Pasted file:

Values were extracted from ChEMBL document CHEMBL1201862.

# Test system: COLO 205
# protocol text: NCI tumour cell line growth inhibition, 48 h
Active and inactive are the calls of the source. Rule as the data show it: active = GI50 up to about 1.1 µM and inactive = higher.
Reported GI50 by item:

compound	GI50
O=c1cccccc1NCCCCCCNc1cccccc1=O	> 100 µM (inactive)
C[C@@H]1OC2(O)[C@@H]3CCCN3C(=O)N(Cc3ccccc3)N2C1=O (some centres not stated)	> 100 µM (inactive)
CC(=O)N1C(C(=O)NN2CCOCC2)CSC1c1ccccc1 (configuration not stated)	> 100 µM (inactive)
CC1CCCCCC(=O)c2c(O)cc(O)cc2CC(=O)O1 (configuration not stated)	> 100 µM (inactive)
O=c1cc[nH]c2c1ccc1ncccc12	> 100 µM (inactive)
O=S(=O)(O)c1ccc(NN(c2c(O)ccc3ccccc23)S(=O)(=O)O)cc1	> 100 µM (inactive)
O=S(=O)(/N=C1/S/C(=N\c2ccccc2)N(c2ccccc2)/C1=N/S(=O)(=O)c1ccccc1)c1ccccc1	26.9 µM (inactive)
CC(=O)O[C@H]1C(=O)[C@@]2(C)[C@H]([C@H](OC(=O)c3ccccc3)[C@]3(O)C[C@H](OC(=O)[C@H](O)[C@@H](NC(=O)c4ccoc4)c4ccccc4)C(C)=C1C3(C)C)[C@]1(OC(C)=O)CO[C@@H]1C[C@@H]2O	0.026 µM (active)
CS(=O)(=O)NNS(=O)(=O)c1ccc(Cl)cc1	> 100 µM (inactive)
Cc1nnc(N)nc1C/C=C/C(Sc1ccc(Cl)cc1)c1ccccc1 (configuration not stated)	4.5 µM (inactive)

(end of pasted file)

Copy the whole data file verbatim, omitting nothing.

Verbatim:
Values were extracted from ChEMBL document CHEMBL1201862.

# Test system: COLO 205
# protocol text: NCI tumour cell line growth inhibition, 48 h
Active and inactive are the calls of the source. Rule as the data show it: active = GI50 up to about 1.1 µM and inactive = higher.
Reported GI50 by item:

compound	GI50
O=c1cccccc1NCCCCCCNc1cccccc1=O	> 100 µM (inactive)
C[C@@H]1OC2(O)[C@@H]3CCCN3C(=O)N(Cc3ccccc3)N2C1=O (some centres not stated)	> 100 µM (inactive)
CC(=O)N1C(C(=O)NN2CCOCC2)CSC1c1ccccc1 (configuration not stated)	> 100 µM (inactive)
CC1CCCCCC(=O)c2c(O)cc(O)cc2CC(=O)O1 (configuration not stated)	> 100 µM (inactive)
O=c1cc[nH]c2c1ccc1ncccc12	> 100 µM (inactive)
O=S(=O)(O)c1ccc(NN(c2c(O)ccc3ccccc23)S(=O)(=O)O)cc1	> 100 µM (inactive)
O=S(=O)(/N=C1/S/C(=N\c2ccccc2)N(c2ccccc2)/C1=N/S(=O)(=O)c1ccccc1)c1ccccc1	26.9 µM (inactive)
CC(=O)O[C@H]1C(=O)[C@@]2(C)[C@H]([C@H](OC(=O)c3ccccc3)[C@]3(O)C[C@H](OC(=O)[C@H](O)[C@@H](NC(=O)c4ccoc4)c4ccccc4)C(C)=C1C3(C)C)[C@]1(OC(C)=O)CO[C@@H]1C[C@@H]2O	0.026 µM (active)
CS(=O)(=O)NNS(=O)(=O)c1ccc(Cl)cc1	> 100 µM (inactive)
Cc1nnc(N)nc1C/C=C/C(Sc1ccc(Cl)cc1)c1ccccc1 (configuration not stated)	4.5 µM (inactive)